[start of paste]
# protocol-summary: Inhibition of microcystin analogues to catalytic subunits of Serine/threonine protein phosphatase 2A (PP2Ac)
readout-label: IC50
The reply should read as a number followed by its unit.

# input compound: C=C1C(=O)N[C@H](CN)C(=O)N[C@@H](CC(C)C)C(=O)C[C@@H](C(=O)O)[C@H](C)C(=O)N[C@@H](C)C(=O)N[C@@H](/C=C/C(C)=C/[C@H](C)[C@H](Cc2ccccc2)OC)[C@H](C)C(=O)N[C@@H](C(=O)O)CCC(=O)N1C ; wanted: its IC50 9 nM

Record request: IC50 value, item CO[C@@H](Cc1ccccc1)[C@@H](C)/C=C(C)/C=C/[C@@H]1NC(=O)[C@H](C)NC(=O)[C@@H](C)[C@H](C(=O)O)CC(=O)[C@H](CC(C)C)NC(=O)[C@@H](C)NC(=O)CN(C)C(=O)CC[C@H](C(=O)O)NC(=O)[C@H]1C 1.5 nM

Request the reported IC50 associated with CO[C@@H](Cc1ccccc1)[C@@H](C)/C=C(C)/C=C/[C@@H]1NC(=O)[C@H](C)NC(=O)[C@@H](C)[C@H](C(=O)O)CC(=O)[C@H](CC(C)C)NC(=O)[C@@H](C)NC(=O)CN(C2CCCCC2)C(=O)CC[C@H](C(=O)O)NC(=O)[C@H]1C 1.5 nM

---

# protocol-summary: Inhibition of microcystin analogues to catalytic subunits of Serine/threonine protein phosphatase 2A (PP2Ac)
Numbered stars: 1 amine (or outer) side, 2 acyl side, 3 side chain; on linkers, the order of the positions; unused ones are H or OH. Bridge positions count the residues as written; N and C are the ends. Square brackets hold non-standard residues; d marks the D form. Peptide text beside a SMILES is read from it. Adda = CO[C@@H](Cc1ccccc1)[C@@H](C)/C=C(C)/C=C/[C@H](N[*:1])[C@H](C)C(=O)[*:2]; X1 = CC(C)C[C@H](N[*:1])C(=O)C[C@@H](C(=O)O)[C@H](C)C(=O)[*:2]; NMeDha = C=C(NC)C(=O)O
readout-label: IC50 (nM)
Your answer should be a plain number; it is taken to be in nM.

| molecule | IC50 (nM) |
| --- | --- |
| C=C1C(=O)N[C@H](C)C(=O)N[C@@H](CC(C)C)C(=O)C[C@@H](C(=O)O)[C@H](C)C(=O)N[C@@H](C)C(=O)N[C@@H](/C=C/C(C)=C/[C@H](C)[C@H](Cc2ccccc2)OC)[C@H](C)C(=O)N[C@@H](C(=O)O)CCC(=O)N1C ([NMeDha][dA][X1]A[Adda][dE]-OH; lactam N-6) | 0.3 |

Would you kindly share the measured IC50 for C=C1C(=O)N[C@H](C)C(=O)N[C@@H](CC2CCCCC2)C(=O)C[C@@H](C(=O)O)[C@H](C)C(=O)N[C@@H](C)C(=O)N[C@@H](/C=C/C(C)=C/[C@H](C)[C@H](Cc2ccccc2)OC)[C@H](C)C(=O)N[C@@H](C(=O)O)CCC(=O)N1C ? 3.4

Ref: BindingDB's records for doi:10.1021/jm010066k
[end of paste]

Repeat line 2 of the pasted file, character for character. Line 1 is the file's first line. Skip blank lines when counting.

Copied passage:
readout-label: IC50